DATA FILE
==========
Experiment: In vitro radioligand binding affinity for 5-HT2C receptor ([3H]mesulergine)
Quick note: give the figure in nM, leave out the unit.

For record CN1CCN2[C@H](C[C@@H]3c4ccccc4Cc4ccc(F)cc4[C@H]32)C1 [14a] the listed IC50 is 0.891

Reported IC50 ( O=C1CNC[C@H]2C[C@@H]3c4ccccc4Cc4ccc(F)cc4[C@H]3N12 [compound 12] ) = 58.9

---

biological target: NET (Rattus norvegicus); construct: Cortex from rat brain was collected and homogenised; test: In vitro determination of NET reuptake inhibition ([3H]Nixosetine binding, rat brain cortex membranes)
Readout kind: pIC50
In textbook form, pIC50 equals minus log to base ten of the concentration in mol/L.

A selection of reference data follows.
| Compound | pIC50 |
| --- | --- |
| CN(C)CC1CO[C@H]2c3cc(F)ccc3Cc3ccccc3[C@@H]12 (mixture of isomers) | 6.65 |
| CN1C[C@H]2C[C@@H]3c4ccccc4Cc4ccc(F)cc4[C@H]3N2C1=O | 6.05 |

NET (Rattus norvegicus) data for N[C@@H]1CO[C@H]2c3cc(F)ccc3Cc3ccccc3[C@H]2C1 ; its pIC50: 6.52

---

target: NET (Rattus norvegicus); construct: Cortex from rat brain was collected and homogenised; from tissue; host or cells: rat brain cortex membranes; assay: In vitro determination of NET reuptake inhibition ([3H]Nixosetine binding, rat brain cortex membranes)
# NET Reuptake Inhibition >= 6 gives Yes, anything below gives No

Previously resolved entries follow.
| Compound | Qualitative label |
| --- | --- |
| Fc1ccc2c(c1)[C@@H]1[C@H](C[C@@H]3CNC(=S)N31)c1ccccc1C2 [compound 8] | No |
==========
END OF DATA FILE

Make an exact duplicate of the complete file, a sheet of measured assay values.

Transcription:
Experiment: In vitro radioligand binding affinity for 5-HT2C receptor ([3H]mesulergine)
Quick note: give the figure in nM, leave out the unit.

For record CN1CCN2[C@H](C[C@@H]3c4ccccc4Cc4ccc(F)cc4[C@H]32)C1 [14a] the listed IC50 is 0.891

Reported IC50 ( O=C1CNC[C@H]2C[C@@H]3c4ccccc4Cc4ccc(F)cc4[C@H]3N12 [compound 12] ) = 58.9

---

biological target: NET (Rattus norvegicus); construct: Cortex from rat brain was collected and homogenised; test: In vitro determination of NET reuptake inhibition ([3H]Nixosetine binding, rat brain cortex membranes)
Readout kind: pIC50
In textbook form, pIC50 equals minus log to base ten of the concentration in mol/L.

A selection of reference data follows.
| Compound | pIC50 |
| --- | --- |
| CN(C)CC1CO[C@H]2c3cc(F)ccc3Cc3ccccc3[C@@H]12 (mixture of isomers) | 6.65 |
| CN1C[C@H]2C[C@@H]3c4ccccc4Cc4ccc(F)cc4[C@H]3N2C1=O | 6.05 |

NET (Rattus norvegicus) data for N[C@@H]1CO[C@H]2c3cc(F)ccc3Cc3ccccc3[C@H]2C1 ; its pIC50: 6.52

---

target: NET (Rattus norvegicus); construct: Cortex from rat brain was collected and homogenised; from tissue; host or cells: rat brain cortex membranes; assay: In vitro determination of NET reuptake inhibition ([3H]Nixosetine binding, rat brain cortex membranes)
# NET Reuptake Inhibition >= 6 gives Yes, anything below gives No

Previously resolved entries follow.
| Compound | Qualitative label |
| --- | --- |
| Fc1ccc2c(c1)[C@@H]1[C@H](C[C@@H]3CNC(=S)N31)c1ccccc1C2 [compound 8] | No |